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But when a storm comes along and breaks a few stout stems in the lilacs or the hydrangeas, cleaning up the damage gives you a chance to take a closer look at the shape of your shrubs and actually improve on nature. While you’re taking out broken stems and twisted branches in small trees and shrubs, you’re promoting healthy new growth and opening plants up to allow better air circulation.
Storms rarely leave clean breaks. After a winter of heavy snow and a spring of high winds, the shrubs in my garden always need a little corrective pruning, and my husband and I often do this together, sizing up the damage and trimming shrubs and small trees to clean up the damage and also to keep them in scale with the garden. This year, we have been testing Fiskars’ Quantum loppers and pruning shears. Sharp tools are a pleasure to use, and they make clean cuts that heal quickly and naturally. I seldom go out in the garden without my pruning shears, but a sturdy pair of loppers easily handles larger stems that pruning shears can’t quite manage. You really need both.
Cutting out damaged branches is the first step. I like to cut just at or a little below breaks, and then step back to decide whether to remove more. Stems that rub against one another or that grow at awkward angles are obvious candidates to take out. My neighbors appreciate the shrubs in my garden, but I try to trim back growth stretching too far across the property line, and anything rubbing against the fence. Snipping out twiggy shoots along larger stems also helps you see the overall shape of a shrub better.
Over the years, I’ve learned to go ahead and remove some of the oldest stems in established shrubs to allow room for new growth. Cut them neatly at the base. This keeps quinces and viburnums from looking like a tangled nest of twigs, and limits the tendency of forsythia to romp through the flowerbed. I don’t usually try to shape my shrubs into tidy domes, and taking out old stems at the base actually helps me maintain the shrub’s natural shape.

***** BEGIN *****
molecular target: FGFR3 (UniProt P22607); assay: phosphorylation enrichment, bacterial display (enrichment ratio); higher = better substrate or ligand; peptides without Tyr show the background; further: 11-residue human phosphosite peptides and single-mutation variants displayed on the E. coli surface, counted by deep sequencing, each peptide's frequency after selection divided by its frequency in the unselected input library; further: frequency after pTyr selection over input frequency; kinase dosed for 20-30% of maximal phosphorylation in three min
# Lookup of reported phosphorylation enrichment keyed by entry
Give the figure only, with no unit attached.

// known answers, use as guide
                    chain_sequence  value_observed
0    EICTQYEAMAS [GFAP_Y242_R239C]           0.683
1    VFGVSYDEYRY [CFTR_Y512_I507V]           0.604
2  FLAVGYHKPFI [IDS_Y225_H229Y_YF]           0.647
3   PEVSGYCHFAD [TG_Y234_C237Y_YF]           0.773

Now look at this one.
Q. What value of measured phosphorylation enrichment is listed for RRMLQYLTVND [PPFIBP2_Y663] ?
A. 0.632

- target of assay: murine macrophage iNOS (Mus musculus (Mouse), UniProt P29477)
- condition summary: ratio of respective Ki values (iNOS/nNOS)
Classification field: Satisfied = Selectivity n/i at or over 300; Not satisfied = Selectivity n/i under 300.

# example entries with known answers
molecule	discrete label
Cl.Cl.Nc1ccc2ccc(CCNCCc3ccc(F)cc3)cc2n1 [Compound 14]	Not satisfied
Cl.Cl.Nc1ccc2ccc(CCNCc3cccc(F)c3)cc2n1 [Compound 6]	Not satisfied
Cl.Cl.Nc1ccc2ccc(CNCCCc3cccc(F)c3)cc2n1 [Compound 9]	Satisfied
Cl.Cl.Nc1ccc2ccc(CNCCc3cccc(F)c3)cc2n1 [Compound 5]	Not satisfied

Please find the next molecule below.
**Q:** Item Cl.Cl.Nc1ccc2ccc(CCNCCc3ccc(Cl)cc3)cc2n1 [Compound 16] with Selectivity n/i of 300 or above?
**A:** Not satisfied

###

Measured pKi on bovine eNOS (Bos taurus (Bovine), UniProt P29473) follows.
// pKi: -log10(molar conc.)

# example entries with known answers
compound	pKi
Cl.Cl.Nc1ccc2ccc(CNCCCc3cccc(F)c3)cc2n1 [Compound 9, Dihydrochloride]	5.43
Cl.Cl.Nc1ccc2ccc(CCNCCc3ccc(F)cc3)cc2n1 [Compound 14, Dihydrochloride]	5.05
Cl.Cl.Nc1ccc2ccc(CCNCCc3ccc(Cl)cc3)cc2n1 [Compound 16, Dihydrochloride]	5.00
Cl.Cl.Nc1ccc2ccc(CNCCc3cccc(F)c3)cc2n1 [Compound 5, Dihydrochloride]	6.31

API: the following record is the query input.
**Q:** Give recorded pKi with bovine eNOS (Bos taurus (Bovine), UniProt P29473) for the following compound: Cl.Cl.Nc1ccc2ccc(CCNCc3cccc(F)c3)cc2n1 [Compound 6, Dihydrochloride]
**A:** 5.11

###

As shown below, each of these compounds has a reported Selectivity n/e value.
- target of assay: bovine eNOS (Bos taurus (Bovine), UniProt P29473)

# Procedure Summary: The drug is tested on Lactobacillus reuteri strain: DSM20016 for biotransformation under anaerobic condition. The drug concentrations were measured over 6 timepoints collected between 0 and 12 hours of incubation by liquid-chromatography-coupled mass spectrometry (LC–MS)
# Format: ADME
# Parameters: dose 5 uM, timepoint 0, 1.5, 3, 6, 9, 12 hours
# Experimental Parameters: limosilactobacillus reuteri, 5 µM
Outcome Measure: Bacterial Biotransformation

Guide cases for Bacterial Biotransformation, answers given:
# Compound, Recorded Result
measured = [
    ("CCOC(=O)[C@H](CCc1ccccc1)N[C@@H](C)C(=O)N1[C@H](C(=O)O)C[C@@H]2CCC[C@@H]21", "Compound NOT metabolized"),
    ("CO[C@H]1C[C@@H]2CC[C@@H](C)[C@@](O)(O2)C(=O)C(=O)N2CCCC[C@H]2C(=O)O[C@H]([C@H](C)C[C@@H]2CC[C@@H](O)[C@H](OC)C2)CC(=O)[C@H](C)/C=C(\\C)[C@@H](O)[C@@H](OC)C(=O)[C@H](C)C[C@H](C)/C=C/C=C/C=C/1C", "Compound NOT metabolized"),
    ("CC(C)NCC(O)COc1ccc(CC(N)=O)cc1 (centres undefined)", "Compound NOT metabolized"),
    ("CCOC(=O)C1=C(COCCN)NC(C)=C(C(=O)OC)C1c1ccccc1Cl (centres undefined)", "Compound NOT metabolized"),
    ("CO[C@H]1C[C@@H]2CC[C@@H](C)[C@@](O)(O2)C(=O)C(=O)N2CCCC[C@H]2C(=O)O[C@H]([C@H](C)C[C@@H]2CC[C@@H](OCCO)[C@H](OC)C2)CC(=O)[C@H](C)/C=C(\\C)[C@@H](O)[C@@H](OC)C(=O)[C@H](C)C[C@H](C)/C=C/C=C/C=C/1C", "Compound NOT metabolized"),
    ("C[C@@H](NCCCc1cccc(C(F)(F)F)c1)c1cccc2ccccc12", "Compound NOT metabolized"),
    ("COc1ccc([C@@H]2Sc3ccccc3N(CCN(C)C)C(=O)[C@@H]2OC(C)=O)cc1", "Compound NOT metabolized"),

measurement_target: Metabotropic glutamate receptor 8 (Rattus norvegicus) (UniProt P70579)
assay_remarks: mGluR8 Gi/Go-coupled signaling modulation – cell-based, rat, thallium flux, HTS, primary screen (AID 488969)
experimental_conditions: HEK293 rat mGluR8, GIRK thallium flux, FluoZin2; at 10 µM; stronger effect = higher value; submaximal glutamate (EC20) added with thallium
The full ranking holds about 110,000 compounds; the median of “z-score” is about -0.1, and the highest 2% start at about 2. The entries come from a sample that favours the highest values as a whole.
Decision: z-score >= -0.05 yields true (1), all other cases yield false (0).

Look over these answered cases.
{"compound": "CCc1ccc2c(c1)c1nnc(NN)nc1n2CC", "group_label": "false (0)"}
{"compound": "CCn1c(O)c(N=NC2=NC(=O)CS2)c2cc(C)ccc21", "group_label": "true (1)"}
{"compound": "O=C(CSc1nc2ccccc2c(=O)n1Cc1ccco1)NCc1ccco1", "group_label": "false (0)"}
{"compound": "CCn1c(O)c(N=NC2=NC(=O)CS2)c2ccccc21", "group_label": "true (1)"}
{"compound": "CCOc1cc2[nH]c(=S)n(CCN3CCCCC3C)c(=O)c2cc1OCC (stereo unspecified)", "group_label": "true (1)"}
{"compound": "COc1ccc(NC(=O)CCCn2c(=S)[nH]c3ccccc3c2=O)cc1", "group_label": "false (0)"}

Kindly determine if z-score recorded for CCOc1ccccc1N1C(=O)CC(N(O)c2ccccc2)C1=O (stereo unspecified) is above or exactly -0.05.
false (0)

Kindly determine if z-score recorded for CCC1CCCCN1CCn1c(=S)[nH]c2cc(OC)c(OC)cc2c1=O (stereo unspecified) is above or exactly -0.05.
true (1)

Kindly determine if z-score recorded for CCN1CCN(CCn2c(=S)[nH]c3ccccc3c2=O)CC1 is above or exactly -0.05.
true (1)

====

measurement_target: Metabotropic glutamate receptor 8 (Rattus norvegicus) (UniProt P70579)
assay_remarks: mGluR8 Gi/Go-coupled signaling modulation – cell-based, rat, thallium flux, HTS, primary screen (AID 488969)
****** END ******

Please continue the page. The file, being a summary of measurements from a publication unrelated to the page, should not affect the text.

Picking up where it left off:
Trees are a little more complicated. A good local arborist with a skilled crew and big equipment helps us maintain the mature trees in our garden, but we do our own pruning on anything we can reach with a stepladder. Long-handled loppers extend your reach safely. When you’re pruning, take out damaged limbs first; then study the tree’s growth and remove competing branches. You don’t want to fight against the tree’s natural shape, but don’t hesitate to make cuts that train growth in a direction you want to encourage.
Small trees near the sidewalk have to be trimmed nearly every year, even if they come through the winter unscathed. If you don’t trim them, passers-by will take matters into their own hands and break small branches off. Limbs that block the view from the driveway may also have to be cut.
Resist the temptation to take too much at once. You can always trim a little more later.
A vigorous morning of pruning usually generates enough stems for a good-sized bundle or two. We cut everything into about four-foot lengths, tie the bundles up tight with twine, and set them on the curb for the yard-waste pickup crew. It feels good to tie up the bundles and then turn around to look back at the garden: a little bit of pruning suddenly makes everything look just as sharp as a pair of new shears.